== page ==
By Bree Davies
By Emerald O'Brien
By Gina Tron
By Jon Solomon
By Drew Ailes
By Courtney Harrell
By Kyra Scrimgeour
When Mike Patton first brought Fant么mas to life in 1998, the term he used to describe the band's work was "uneasy listening." That's a tremendous understatement when applied to its third and latest album, Delirium Cordia -- which consists of one continuous 74-minute piece of music called "Surgical Sound Specimens From the Museum of Skin." It is, without a doubt, one of the most challenging aural experiences you will ever lay ears upon. Anxiety-ridden and mordant, the piece paints a hauntingly surreal picture of surgery from a subjective point of view; you, the listener, are made to feel like you're on an operating table, and the anesthetic doesn't feel good. The mood is downright nightmarish, a real testament to the evocative power of music.
Even the tough, resolved listener who doesn't frighten easily will still have to face the album's artwork, which contains graphic photographs taken during surgical procedures. It could be argued that the images are gratuitous, but they were taken with noble intentions. In fact, photographer Max Aguilera-Hellweg's work was inspired by a reverent exploration of the human body that ultimately led to his enrolling in medical school and becoming a doctor.
And if the carnage in the photos and the music isn't enough to rattle you, there's something else: the sound effects. Samples of stuff like a nurse saying "Flatline" and the sound of steel hacking through flesh are certain to, well, get under your skin. "It's totally full of anxiety and stress," confirms bassist Trevor Dunn. "It's not like something you put on in the background and whistle away. It's really kind of disturbing in a way."
Still, it's not all harrowing. Although surgery is undeniably physical, the album's long, restrained passages also suggest an otherworldly spirituality. In other words, Mike Patton's near-death trip of a record, while unflinchingly real, strives for something higher.
In 1988, Patton and Dunn were both playing in a San Francisco band called Mr. Bungle when Patton caught the attention of Faith No More, which was searching for a new singer. Because Patton's first national exposure came with FNM's The Real Thing (his debut with the band and by far its most accessible record), his career is often misinterpreted as "the guy from the funk-metal combo goes avant-garde." In reality, the album -- and Patton's feeble, second-rate, Anthony Kiedis-style rapping -- stands out as a commercial anomaly in both Patton's and Faith No More's collective discographies. Patton had displayed eccentric tendencies before The Real Thing and has continued to ever since; Delirium should cement his reputation not only as a modern-day visionary, but as one of the world's foremost avant-garde composers.
For a composer he is. Dunn points out that unlike Mr. Bungle, Fant么mas does not work collaboratively. He believes that collaborative bands often get locked in the "too many cooks spoil the soup" kitchen. Not so with his current group, which is rounded out by Melvins guitarist Buzz Osborne and legendary Slayer drummer Dave Lombardo.
"One of the things I like about Fant么mas is that it's Patton's vision," Dunn says. "He writes music. He lets us know what he wants, and the other bandmembers try and do their best to realize that. There's really not a whole lot of improvisation. There's a little bit which we might milk live, but in general, Mike's got a pretty clear vision of what this music is. I mean, down to really minute details, like what cymbals he wants Dave to play in what section, what kind of distortion he wants me to use -- really specific."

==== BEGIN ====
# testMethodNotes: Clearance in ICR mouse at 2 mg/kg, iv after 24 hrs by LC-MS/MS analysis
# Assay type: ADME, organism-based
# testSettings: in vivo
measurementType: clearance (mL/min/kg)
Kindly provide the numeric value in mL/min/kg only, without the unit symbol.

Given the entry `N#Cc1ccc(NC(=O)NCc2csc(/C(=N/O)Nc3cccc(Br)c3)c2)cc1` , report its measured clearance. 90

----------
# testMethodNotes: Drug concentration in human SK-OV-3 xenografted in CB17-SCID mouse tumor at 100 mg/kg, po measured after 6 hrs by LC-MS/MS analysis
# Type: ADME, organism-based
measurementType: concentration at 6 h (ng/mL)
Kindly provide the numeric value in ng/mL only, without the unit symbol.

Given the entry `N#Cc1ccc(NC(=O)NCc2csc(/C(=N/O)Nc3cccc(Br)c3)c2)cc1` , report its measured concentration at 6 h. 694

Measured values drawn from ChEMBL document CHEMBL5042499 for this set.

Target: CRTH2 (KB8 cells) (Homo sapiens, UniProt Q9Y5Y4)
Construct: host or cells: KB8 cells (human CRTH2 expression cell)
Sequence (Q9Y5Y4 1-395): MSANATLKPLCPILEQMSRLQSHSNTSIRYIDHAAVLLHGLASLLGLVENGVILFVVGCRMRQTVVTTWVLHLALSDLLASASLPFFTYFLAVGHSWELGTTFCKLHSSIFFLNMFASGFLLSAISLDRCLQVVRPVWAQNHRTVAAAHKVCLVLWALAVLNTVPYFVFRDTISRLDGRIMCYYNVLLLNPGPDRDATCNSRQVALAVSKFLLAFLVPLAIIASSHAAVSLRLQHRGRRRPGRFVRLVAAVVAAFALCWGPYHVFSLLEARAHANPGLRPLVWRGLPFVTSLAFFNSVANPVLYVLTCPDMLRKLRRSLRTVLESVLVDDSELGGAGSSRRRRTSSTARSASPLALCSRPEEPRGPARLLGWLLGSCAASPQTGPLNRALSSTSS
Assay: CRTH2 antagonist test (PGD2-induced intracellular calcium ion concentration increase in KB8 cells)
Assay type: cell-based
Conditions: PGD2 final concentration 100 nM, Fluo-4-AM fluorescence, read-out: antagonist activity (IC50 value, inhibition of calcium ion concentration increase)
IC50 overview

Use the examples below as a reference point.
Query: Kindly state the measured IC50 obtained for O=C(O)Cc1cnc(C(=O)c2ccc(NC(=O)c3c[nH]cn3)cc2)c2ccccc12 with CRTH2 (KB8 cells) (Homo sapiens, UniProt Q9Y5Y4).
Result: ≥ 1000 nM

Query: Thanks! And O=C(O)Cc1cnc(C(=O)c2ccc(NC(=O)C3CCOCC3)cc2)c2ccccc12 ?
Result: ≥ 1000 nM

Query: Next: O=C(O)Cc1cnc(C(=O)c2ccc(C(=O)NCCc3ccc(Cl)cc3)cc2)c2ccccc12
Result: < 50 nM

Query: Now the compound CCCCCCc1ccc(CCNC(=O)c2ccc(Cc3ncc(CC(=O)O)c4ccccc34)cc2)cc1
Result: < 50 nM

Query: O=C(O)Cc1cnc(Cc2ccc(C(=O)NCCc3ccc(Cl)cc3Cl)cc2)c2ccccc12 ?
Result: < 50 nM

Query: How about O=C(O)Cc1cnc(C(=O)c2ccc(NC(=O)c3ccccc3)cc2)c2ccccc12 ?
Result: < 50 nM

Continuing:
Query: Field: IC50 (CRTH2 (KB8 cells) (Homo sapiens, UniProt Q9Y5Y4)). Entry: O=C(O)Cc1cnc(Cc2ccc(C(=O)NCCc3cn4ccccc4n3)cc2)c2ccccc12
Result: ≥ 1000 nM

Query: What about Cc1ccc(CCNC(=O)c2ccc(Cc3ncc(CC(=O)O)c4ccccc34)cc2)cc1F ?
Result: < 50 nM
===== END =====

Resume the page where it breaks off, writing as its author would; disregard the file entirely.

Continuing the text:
Though Fant么mas takes all four of its members out of the contexts in which they are best known, there is still a "supergroup" aspect to the lineup. Dunn says Patton put the band together over the phone. "He and I had been talking about doing this metal band for a while, and to me it was just like, 'Oh, yeah, [it's just] some idea,' and next thing I know, he's got this demo of all these tunes he's written, and he's trying to think, 'Ah, who should we get for drums and guitar?'" Dunn recalls. "So we didn't know what the chemistry was going to be like at all. It could have been a complete disaster."
Delirium and its predecessor, The Director's Cut, an assemblage of reworked movie themes, were recorded by Norah Jones engineer Husky Hoskulds. "Blue Note made [Jones] go back and redo [Come Away With Me], 'cause it was too interesting," Dunn says with a laugh. "[Hoskulds] did work on some of the stuff they salvaged for the record that was released. He won a Grammy for that. So we went for that Grammy Award-winning sound."
Turns out these sessions were a twofer: Delirium was recorded in tandem with the next Fant么mas album. Fant么mas simply recorded a bunch of music, and then Patton chose which of the two records to put the pieces on. Dunn says the next one will be more like the 1999 comic-book record, albeit with a twist. "It's short, chopped-up metal songs, but there's this cartoon theme going on, as opposed to this one that just came out with the medical-surgery theme," he says. "A lot of cartoon sound effects interspersed with the metal. It definitely sounds more like a band than Delirium does, which to me doesn't sound like a band at all. It sounds more like a collage."